MidwestLandlord

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More on Charm Pricing:

The tenths of a dollar digit can be manipulated to drive sales, effect perception of values, and adjust for mental limits in what people will pay.

This is especially true, in my opinion and experience, with products under $20

Remember, people are more likely to buy with pricing involving even numbers. So in my business, I have many products that sell for cheap, and taking whole dollar increases or decreases is not practical. So I often end up with pricing in-between two dollar points.

I always make sure the the tenths of a dollar digit is even, and I always round up.

Example:

To make margin on a product, I need to sell it for at least $4.35

I don't want to go to $4.29, as that is less than my margin.

I don't want to just round up to $4.39, as this has an odd '3' in the price.

So in this example, I would go to $4.49 as that gives me even numbers, and if they will pay $4.39, they will not hesitate to pay $4.49

Now, in this low price range, the $4.50 would be a mental limit (remember 50 cent as a mental limit in my long post above?), so I would NOT go to $4.69 or $4.89 (and I would never go to $4.59 or $4.79 either)

Make sense?
 

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If there's any interest in this, I can cover other strategies I often use(d) like:

Skimming
High-low
Penetration pricing
Price discrimination
Yield management pricing
Interested.
 

Scot

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Great post! Pricing isn't even something I'm thinking about yet but I know it's going to be a challenge. Thank you for this thread. It's bookmarked and rep+ is on its way.
 

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Cheap Vodka: $9.99
Mid-tier Vodka: $14.99
The good stuff: $19.99
Really wish I had known this a long time ago. Learned it by putting product on the shelf and being baffled at why it wouldn't move at a lower price point.

Rep++ - for all the noobs out there, @MidwestLandlord just gave you a free lesson that other people have paid tens of thousands in lost sales to learn. Read this shit.
 
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MidwestLandlord

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Great post! Pricing isn't even something I'm thinking about yet but I know it's going to be a challenge. Thank you for this thread. It's bookmarked and rep+ is on its way.
Hope it helps when the time comes. Thanks for the reps!

I've got lots more to cover, but not gonna type it out on my phone lol
 
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MidwestLandlord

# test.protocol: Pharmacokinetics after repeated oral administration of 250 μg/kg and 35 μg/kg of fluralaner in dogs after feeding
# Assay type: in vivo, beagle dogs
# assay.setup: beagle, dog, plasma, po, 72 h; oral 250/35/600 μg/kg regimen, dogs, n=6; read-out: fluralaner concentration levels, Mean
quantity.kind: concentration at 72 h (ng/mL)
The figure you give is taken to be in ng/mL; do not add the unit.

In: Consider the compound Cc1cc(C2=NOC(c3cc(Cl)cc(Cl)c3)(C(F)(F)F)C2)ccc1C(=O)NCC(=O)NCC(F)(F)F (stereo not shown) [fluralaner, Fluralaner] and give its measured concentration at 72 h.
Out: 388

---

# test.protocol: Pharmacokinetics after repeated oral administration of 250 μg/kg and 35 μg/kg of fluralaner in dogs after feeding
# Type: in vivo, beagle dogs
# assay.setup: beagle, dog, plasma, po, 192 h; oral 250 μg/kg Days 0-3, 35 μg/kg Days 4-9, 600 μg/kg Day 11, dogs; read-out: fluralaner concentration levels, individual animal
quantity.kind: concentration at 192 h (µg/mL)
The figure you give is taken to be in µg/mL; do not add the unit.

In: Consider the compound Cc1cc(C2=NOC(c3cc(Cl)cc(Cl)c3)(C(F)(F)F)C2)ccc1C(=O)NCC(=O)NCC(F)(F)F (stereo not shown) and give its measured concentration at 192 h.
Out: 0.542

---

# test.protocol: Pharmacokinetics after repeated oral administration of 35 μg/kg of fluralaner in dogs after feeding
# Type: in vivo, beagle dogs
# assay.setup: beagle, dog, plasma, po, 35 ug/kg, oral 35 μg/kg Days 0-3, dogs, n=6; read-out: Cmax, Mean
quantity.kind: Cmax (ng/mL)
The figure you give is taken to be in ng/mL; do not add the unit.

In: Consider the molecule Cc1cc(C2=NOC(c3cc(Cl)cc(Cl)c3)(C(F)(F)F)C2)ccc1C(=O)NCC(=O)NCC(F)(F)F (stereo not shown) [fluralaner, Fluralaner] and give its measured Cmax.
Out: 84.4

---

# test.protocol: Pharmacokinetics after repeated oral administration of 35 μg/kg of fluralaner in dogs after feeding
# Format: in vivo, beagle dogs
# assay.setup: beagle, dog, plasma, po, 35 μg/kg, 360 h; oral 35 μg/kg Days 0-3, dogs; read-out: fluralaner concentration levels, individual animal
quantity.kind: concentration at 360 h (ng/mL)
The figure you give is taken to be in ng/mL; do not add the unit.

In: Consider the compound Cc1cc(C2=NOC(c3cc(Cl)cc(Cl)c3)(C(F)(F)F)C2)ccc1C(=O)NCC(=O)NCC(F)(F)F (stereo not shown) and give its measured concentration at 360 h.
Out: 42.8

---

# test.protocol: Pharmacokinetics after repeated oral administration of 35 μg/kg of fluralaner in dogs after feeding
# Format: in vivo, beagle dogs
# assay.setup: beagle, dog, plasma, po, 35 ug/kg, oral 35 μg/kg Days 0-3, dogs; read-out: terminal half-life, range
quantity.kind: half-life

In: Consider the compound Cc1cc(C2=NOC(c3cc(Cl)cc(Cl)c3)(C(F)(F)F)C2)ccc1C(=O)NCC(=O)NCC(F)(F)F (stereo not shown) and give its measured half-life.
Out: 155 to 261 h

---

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Really wish I had known this a long time ago. Learned it by putting product on the shelf and being baffled at why it wouldn't move at a lower price point.

Rep++ - for all the noobs out there, @MidwestLandlord just gave you a free lesson that other people have paid tens of thousands in lost sales to learn. Read this shit.
Thanks for the reps!

Ever notice that the cheaper vodka is also in plastic bottles and not glass?

Is that to lower cost, or to manipulate your perception of its value and get you to buy the more expensive vodka?
 

G-Man

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This is an interesting thing - @MidwestLandlord, because you are on a different side of the table than me on this. I would be the guy selling to you, and you calling the shot of which slot the product ends up in.

Have you come up with a way to measure tag effect? To clarify, when retailers put us on deal, we are pretty convinced that the sales bump isn't the lower price point, it's from the tag making the customer aware the product exists (it's a new product in a planogram that's a sea of staples).

I'd be interested to know if anyone's found a way to test that hypothesis, or if merchandisers have a metric for this effect.
 

ddzc

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@Vigilante mentioned in this thread how he set the price for his new book, and mentioned price points in consumer psychology: Vigilante's Book "Vigilant Kids" Step by Step

I used to consult for a major fastfood chain, and was responsible for pricing with all new franchisee's in the USA. Figure I'd share the knowledge. Of course, I use all this in my B&M too. I assume most of this knowledge would also work for ecom, and I know for a fact they work with selling services as well.

Caution: Long post!

What is a price point?

A price point is just that, the retail price. However, a price point is much more than just the sale price, and there are several strategies you can use when pricing to create the effect you want.

1) Charm Pricing

Charm pricing (also called psychological pricing) is using the specific digits of the price to affect the consumer, and sales, in the way that you wish.

a. Ending pricing.
This is where the price ends in either a '9' or a '5'